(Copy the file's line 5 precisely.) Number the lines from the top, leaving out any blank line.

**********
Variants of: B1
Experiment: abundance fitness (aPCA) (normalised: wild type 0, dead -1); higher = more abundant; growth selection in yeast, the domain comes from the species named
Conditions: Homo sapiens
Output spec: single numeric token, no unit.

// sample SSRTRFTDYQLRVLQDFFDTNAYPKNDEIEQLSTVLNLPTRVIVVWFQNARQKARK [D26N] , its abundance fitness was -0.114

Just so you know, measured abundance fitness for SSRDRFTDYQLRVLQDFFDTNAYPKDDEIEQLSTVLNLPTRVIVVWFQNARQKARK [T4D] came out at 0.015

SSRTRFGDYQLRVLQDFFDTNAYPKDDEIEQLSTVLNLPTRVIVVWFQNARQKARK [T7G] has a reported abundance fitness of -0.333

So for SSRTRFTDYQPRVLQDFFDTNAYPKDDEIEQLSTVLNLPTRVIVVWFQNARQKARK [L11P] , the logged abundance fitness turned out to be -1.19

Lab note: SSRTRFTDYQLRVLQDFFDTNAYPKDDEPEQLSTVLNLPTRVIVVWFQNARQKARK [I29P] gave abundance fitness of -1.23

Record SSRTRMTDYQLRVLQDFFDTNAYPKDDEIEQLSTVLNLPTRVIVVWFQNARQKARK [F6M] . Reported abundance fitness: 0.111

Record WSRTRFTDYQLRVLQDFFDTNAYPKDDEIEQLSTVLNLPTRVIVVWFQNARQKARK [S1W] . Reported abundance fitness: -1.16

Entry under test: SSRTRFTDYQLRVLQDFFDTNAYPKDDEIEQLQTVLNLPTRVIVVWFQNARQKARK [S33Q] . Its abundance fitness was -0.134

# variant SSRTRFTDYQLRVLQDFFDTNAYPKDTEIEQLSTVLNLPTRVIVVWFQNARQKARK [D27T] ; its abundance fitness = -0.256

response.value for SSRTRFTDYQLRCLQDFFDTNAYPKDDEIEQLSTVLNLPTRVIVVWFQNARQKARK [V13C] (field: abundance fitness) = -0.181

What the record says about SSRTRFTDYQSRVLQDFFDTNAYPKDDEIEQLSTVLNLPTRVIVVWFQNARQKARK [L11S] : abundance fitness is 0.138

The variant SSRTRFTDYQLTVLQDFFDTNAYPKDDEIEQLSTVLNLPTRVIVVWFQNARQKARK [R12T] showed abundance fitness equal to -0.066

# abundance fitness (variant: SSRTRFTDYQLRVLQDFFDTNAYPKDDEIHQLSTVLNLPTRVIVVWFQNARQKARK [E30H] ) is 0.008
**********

// sample SSRTRFTDYQLRVLQDFFDTNAYPKNDEIEQLSTVLNLPTRVIVVWFQNARQKARK [D26N] , its abundance fitness was -0.114